OUAGADOUGOU (Reuters) - On the eve of the trial of Burkina Faso’s ousted leader Blaise Compaore, many of the people that overthrew him in a popular revolt more two years ago are dismayed by his absence - just one example, they say, of how the new era has disappointed them.
Bullets grazed Marcel Tankoano as he and other activists stormed parliament in October 2014, sending MPs dashing for the exits as they prepared to vote a measure to allow Compaore to extend his 27-year-rule.
“This trial belongs to us and it is a huge disappointment that he (Compaore) is not here,” said Tankoana, head of civil society group M21. “We want him back with his arms cuffed.”
Like many Burkinabes, Tankoana is proud of the role he played in the poor West African country’s uprising which cost the lives of 24 protesters and stands as a rare triumph of ordinary Africans over a loathed and entrenched ruler.
More than 30 ministers face murder charges for allegedly authorizing the use of deadly force against unarmed protesters in the case due to open in Ouagadougou on Thursday.
But Compaore remains in neighboring Ivory Coast where he fled as the protests gained momentum and later acquired Ivorian citizenship. Abidjan, a staunch Compaore ally, has declined to extradite him.
Many key figures in Burkina Faso’s new leadership, including President Roch Marc Kabore, were once among Compaore’s closest allies, breeding concern that those ties are dampening the will to investigate past crimes.
National Assembly Vice-President Ouesseni Tamboura rejects such criticism and said the trial would be a “an important step towards cohesion”. But many are sceptical.
“It’s the same gang who were in power before and they won’t make our lives any better,” said Tiemtore Issa, sitting at the stand where he sells clothing on the streets of the capital Ouagadougou.
Emblazoned across a nearby wall as a fading reminder of the days of revolution a patch of graffiti reads: “Blaise get lost!”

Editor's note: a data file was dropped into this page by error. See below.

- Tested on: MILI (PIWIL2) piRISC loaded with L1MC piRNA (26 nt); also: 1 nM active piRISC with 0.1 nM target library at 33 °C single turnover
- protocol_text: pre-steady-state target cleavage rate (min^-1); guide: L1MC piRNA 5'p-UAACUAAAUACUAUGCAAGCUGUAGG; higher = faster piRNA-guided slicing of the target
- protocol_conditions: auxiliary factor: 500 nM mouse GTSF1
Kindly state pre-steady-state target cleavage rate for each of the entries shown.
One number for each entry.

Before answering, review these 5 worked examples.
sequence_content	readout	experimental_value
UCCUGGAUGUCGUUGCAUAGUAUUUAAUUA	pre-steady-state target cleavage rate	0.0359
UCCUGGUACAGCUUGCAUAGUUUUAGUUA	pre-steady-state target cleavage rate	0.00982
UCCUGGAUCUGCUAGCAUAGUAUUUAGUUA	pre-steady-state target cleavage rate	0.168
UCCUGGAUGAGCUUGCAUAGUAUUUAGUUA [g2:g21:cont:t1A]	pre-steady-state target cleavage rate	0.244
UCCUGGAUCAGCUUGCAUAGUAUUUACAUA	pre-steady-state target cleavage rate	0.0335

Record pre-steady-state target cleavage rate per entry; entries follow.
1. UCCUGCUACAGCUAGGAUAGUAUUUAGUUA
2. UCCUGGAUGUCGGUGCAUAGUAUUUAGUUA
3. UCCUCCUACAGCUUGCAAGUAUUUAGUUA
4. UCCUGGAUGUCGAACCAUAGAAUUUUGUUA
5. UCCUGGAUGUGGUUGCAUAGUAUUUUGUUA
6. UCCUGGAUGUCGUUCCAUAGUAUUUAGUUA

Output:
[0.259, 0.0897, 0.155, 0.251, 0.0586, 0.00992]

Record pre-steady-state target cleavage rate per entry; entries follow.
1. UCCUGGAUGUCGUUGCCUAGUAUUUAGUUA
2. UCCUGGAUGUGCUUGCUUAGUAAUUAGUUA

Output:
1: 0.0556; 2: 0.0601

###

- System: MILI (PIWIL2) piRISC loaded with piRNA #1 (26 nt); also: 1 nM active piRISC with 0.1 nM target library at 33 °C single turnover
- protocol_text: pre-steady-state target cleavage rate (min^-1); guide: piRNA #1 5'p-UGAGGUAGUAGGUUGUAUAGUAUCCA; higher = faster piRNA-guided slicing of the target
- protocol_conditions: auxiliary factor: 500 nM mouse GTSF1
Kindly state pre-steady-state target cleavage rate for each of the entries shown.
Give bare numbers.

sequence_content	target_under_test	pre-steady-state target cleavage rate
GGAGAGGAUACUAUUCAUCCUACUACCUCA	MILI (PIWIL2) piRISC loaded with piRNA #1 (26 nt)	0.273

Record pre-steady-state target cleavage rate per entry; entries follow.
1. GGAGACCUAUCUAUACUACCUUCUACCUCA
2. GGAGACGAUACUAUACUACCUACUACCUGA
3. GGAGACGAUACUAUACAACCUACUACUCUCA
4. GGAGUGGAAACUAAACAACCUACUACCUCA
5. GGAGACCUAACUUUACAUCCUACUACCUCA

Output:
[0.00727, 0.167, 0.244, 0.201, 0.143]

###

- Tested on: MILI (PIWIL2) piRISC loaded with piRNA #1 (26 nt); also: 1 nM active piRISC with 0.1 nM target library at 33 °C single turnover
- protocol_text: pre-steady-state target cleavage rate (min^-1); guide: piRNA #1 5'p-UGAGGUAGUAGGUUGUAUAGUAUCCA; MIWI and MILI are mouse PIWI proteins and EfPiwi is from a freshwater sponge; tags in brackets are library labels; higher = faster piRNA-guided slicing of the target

Compaore, a protégé of Libyan leader Muammar Gaddafi, ran afoul of the international community during the brutal civil wars in Liberia and Sierra Leone, where he was accused of supporting and arming rebels responsible for mass atrocities.
By the early 2000s, however, he was seeking to give his image a makeover and rehabilitate his relations with the United States. He has denied meddling in the affairs of his neighbors.
Though he has maintained a low profile in exile, Compaore still looms large over Burkina Faso.
His spy chief attempted a coup in 2015, a year after Compaore fled, and his political party came third in legislative elections later that year.
An investigation into the death of former President Thomas Sankara, a popular leader killed in 1987 during the coup that brought Compaore to power, has yet to go to trial.
“The new rulers want to use justice when it serves them but they don’t want to sink their own ship,” said International Crisis Group’s West Africa Analyst Cynthia Ohayon.
Little progress has yet been made on asset recovery.
“The economy was basically privatized (by Compaore’s entourage),” said Luc Marius Ibriga, head of the anti-corruption body charged with investigating assets of the former government. “But the cell has not been granted the means to probe,” he said, referring to the unit in his organization running the investigation.
The economy is projected to grow by 6.1 percent this year, helped by higher gold prices. Yet blackouts and water cuts remain common.
Security, meanwhile, has deteriorated with the spread of an Islamist insurgency from neighboring Mali.
A 2016 al Qaeda attack on a hotel in Ouagadougou killed dozens and recent months have seen an increase in rural attacks claimed by a new home-grown group called Ansar-ul Islam.
“Things are ‘mouta mouta’ here,” said Tankoano, using an expression in the local Mossi language meaning “at a standstill”.
“This is not why we risked our lives in 2014.”
Writing by Emma Farge; Editing by Joe Bavier and Andrew Heavens